a deal done with t-mobile. it's got to negotiate with budget telecom back in germany, t-mobile.of >> u.s. regulators seem to be the hurdle. i think back to the at&t deal in 2011, everyone thought it will pass but u.s. regulators stopped it. what is he thinking? at&t buying t-mobile is different from sprint brine t-mobile. at&t is one of the big dominant ones up there with verizon. they are one and two. three and four are a distant three and four. he said, you put three and four together, we are still going to struggle to compete with one and two. also if you have the comcast situation. in a lot of ways, all of this is coming together. cable companies and dish companies and phone companies are all becoming one. he is going to argue that the landscape is different and it was just a few years ago. >> so they are trying to piggyback on the comcast-time warner cable deal, hoping regulators will see it as the whole industry shaking up. >> there was the airline deal when american airlines merge with u.s. air. you ask how it is relevant. the regulators let a deal go through that a number of fo
about. >> we have more from germany, asia, and now a growing number from china. >> we'll looking at a closer look coming up. >>> plus paying for college football recruits. it's not the schools that are handing out the cash, but there is a problem on campus. we'll explain when real money continues. >> on techknow... >> these are some of the amazing spider goats >> small creatures, big impact >> how strong is it? >> almost as strong as steel >> inspiring discoveries changing lives >> this could go in a human body... >> right >> this is for an achilles tendon >> techknow every saturday go where science meets humanity >> this is some of the best driving i've ever done, even though i can't see techknow >> we're here in the vortex >> only on al jazeera america ra >> creating jobs is a huge ra priority for city and states trying to boost their economies offering tax incentives is how they lure companies . north carolina and the city of charlotte, attracting hundreds of foreign firms by offering them a home with plenty of skilled workers, transportation options and low cost of living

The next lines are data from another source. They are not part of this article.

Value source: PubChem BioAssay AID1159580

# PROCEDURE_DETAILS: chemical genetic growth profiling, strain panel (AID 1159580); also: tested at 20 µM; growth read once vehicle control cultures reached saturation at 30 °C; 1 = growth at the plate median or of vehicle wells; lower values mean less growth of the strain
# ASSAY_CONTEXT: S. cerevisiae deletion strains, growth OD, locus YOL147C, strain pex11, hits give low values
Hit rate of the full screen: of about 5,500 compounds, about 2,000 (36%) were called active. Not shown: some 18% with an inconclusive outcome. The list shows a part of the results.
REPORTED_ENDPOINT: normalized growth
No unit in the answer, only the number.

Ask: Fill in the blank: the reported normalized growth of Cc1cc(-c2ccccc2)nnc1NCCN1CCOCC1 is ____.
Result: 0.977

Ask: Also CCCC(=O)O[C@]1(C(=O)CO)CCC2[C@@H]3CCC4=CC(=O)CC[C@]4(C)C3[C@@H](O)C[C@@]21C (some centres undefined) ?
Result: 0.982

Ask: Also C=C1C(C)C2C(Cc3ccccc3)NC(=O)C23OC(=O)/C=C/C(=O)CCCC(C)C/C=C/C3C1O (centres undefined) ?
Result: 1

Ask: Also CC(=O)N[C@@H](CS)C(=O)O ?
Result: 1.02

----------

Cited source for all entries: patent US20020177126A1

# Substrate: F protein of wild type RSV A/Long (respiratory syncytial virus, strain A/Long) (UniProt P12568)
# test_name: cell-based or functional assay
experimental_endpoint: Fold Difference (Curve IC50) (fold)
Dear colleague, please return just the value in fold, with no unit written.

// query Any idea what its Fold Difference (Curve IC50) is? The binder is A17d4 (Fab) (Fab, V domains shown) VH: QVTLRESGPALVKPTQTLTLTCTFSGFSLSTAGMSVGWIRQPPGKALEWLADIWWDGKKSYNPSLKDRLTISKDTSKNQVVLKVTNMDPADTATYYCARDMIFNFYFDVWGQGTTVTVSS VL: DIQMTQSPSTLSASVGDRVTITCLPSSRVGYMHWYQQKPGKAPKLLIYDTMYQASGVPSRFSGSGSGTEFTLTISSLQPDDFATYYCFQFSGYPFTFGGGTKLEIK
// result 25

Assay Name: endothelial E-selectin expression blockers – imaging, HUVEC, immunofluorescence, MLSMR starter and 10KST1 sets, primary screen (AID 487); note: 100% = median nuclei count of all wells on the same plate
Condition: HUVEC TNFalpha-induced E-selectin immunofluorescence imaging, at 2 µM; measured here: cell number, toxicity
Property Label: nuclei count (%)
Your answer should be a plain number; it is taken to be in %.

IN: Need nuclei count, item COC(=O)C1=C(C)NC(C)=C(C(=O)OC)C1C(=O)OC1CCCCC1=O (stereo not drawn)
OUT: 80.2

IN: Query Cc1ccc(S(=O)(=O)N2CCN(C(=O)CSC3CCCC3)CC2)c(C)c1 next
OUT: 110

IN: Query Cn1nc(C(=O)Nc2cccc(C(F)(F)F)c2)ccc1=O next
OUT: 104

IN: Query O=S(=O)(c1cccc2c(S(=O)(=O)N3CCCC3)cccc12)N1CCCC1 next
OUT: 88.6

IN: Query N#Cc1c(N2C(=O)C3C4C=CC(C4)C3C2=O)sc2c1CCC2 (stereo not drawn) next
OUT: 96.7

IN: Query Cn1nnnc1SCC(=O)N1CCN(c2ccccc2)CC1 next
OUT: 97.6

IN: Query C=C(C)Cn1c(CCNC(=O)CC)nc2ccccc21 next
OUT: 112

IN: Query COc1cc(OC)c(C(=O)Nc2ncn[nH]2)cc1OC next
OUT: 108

will be gone, it meant when russian exports gas into the e.u., the first country of transit, germany, ukraine or other e.u. countries, they cooperate dictate you may not pass this on without my permission to another country. what it allowed it to do, the minute the gas comes into the e.u., it is now e.u. gas and can be transferred further. when we talked earlier about reversing the flows into ukraine, that would not have been possible in 2009 because of the regulatory structure that was in place. so by working with them to get the regulatory structure there, they are less relipet today. but as russia will continue to be a supplier into europe, there is more we can do together to make sure that reliance is diminished, and quite significantly. >> forgive the pun, but? is it a pipe dream for americans to see themselves in anything like the near future providing natural gas to europe, and would that have any effect on our domestic market? or do we have so much that it would simply mean a new market and a new perhaps reduction in the trade imbalance if we were able to do that. >> i think the unite